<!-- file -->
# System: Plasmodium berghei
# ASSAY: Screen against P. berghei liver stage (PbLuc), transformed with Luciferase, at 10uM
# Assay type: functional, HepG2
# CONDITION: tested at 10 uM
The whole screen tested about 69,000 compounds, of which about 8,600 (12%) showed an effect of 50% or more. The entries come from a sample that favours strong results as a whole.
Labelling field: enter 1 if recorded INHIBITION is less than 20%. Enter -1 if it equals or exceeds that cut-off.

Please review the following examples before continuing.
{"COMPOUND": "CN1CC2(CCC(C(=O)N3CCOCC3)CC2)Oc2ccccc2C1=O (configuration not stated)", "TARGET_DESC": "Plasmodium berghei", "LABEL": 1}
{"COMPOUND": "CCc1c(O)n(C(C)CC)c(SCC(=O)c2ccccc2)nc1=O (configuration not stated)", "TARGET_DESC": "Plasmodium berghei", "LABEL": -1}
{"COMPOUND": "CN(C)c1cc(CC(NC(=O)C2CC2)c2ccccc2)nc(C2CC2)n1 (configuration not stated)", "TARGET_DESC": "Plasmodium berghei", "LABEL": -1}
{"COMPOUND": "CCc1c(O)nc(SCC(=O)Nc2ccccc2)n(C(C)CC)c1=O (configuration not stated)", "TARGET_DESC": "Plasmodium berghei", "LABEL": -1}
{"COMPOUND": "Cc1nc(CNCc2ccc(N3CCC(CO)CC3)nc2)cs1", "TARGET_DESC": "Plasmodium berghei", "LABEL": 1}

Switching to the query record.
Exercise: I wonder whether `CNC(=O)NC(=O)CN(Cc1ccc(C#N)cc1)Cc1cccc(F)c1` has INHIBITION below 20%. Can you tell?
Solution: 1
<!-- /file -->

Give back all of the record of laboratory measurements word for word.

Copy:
# System: Plasmodium berghei
# ASSAY: Screen against P. berghei liver stage (PbLuc), transformed with Luciferase, at 10uM
# Assay type: functional, HepG2
# CONDITION: tested at 10 uM
The whole screen tested about 69,000 compounds, of which about 8,600 (12%) showed an effect of 50% or more. The entries come from a sample that favours strong results as a whole.
Labelling field: enter 1 if recorded INHIBITION is less than 20%. Enter -1 if it equals or exceeds that cut-off.

Please review the following examples before continuing.
{"COMPOUND": "CN1CC2(CCC(C(=O)N3CCOCC3)CC2)Oc2ccccc2C1=O (configuration not stated)", "TARGET_DESC": "Plasmodium berghei", "LABEL": 1}
{"COMPOUND": "CCc1c(O)n(C(C)CC)c(SCC(=O)c2ccccc2)nc1=O (configuration not stated)", "TARGET_DESC": "Plasmodium berghei", "LABEL": -1}
{"COMPOUND": "CN(C)c1cc(CC(NC(=O)C2CC2)c2ccccc2)nc(C2CC2)n1 (configuration not stated)", "TARGET_DESC": "Plasmodium berghei", "LABEL": -1}
{"COMPOUND": "CCc1c(O)nc(SCC(=O)Nc2ccccc2)n(C(C)CC)c1=O (configuration not stated)", "TARGET_DESC": "Plasmodium berghei", "LABEL": -1}
{"COMPOUND": "Cc1nc(CNCc2ccc(N3CCC(CO)CC3)nc2)cs1", "TARGET_DESC": "Plasmodium berghei", "LABEL": 1}

Switching to the query record.
Exercise: I wonder whether `CNC(=O)NC(=O)CN(Cc1ccc(C#N)cc1)Cc1cccc(F)c1` has INHIBITION below 20%. Can you tell?
Solution: 1